What is agar and how can we use it? Agar (or agar-agar) is made from seaweed—more specifically red algae—and it’s commonly used in cooking as a plant-based alternative to gelatin. It’s usually found in Asian groceries and health food stores, but today I’ll share with you how to put it to use in your beauty routine too!
Agar agar softens and moisturizes skin; it also helps thicken and bind other ingredients together. Rich in minerals, this seaweed boasts calcium, magnesium, iron and copper. Powder is the easiest form to use in beauty recipes, but it also comes in flakes, strips and bars.
This mask, while hydrating, is a great exfoliating mask, removing surface dead skin cells as you peel it off, revealing glowing and fresh skin. Agar agar is extremely versatile so don’t be afraid to experiment a little with your recipe.
It’s a great vegan option for DIY peel-off masks—to make this recipe totally vegan, you could skip the milk or swap it for a plant based one. I think the best would probably be oat milk—oats are supposed to have super soothing properties for skin.
An added plus to an algae based peel off mask is less chance of irritation for sensitive skin types. Agar Agar is a great substitute exfoliant if alpha hydroxy acid masks make skin red, inflamed, or irritated.
Agar Agar Peel-Off Mask for All Skin Types
- 1 tablespoon agar powder
- 2 tablespoon hot steamed milk
- 1 teaspoon manuka honey
- 2 drops chamomile essential oil (or substitute tea tree oil for acne prone skin)
- 1 capsule Vitamin E oil for dry/aging skin (optional)
You’ll want to steam milk in a heat safe bowl, then add the agar powder. Mix well and add the honey and essential oil.
Keep mixing until the consistency is even. Apply while the mask is still warm, but not hot.
If you’re not sure, dab a little on the inside of your wrist. The mask should be comfortably warm on your face. If you put it on and it’s a little too hot, rinse it off right away to avoid burns.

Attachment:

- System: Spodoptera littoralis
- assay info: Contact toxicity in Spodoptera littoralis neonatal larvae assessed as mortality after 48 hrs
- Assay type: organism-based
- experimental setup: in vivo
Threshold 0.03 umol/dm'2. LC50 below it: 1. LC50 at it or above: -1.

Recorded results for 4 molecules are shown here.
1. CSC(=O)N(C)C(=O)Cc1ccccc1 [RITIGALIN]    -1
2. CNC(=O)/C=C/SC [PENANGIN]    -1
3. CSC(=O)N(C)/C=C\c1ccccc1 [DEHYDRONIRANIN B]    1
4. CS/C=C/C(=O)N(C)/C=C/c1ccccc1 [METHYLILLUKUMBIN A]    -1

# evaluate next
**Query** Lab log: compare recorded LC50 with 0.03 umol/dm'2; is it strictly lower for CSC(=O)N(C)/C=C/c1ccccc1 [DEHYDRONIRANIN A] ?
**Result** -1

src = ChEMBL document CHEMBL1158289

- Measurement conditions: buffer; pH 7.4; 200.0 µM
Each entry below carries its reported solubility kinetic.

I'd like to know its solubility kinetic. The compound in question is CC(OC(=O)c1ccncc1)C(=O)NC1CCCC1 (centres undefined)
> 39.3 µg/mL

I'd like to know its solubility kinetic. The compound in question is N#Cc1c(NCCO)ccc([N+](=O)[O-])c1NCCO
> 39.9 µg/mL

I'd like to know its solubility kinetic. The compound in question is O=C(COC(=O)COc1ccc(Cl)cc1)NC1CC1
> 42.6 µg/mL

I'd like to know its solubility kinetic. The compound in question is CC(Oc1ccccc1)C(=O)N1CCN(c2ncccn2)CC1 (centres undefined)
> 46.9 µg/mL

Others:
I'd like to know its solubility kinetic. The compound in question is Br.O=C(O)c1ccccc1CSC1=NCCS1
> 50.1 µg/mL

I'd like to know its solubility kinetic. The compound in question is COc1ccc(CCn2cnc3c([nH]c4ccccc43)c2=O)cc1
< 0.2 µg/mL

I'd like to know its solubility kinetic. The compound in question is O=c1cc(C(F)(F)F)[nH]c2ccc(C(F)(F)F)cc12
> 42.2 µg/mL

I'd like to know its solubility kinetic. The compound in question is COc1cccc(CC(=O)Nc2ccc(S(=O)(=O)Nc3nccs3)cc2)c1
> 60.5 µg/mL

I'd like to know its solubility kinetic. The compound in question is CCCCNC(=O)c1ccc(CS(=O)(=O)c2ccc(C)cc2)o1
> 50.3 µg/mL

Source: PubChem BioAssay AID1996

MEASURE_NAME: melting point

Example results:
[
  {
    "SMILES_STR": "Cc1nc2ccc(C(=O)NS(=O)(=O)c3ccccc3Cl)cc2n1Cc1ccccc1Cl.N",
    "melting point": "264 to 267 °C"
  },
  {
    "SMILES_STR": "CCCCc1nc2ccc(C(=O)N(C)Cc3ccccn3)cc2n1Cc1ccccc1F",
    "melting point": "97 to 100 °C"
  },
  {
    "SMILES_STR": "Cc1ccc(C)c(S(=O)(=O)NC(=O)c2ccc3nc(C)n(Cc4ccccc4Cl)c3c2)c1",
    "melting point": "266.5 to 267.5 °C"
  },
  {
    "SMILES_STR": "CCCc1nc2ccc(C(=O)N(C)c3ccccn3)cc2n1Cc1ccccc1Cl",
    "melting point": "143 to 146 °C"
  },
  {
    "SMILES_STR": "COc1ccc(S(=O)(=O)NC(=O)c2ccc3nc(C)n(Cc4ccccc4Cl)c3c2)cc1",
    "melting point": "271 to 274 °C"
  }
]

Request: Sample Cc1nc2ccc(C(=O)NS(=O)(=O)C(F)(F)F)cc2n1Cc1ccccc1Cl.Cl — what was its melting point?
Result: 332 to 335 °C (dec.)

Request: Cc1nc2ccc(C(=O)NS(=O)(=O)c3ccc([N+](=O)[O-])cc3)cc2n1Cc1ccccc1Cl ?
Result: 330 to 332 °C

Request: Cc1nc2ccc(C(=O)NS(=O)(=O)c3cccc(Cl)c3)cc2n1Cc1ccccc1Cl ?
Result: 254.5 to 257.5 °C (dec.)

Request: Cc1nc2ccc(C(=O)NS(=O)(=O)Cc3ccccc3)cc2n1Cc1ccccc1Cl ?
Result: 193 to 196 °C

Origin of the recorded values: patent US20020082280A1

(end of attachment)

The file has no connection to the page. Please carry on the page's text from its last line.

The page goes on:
Application Tips: An old flat makeup brush works wonders for applying this mask on precisely! And believe me, accuracy matters when you’re putting this baby on.
While applying the mask with a face or makeup brush be sure to avoid the eyebrows and the eye area, as it can pull and tug during removal. You might even find that you have a few less hairs there than you would like—something that I unfortunately know from experience! Apply an even layer from chin to forehead, concentrating on the nose area or any area with concentrated clogged pores or blackheads.
Once dry—it usually takes 10-20 minutes—you’ll feel your face tighten. Start to peel in an upward motion beginning with the chin area. Gently peel in an upward motion all the way through the forehead section. It may peel off in several sections, which is fine.
If the mask is being particularly stubborn in some spots, don’t try and force it off—you could really irritate your skin! Instead, just wet that part a little with some warm water to help loosen it. It should come off much easier!
After you’ve peeled off most of it, use a warm washcloth and remove any leftover mask. Now, your skin is optimized to absorb the active ingredients in your routine! Finish with a hydrating moisturizer or serum.
Homemade Face Mask FAQ
How many types of masks are there?
Simply put, a lot. There are all different masks that serve different skin needs. Masks can be exfoliating, moisturizing, stimulating, clarifying, firming, calming, they can target pigmentation, acne, oil, fine lines, or dryness. You’ll find one to try in this list of 50 homemade face mask recipes.
How often should I use a face mask?
If a mask is exfoliating, once a week is ideal. A hydrating or moisturizing mask can be used more often.
I’m not sure where in my routine a mask would fit. Help!
Masks are typically best applied at night time, to clean skin, and before your serums and moisturizers. A mask’s effects are best realized when they have time to work in conjunction with the healing and rejuvenation that occurs overnight.
On a night you plan to use a mask, your lineup would look something like this: Cleanse, double cleanse, gentle scrub, mask, toner, serum, eye cream, moisturizer.
This post was medically reviewed by Dr. Jennifer Haley, a board-certified dermatologist with extensive experience in medical, cosmetic and surgical dermatology. Learn more about Hello Glow’s medical reviewers here. As always, this is not personal medical advice and we recommend that you talk with your doctor.171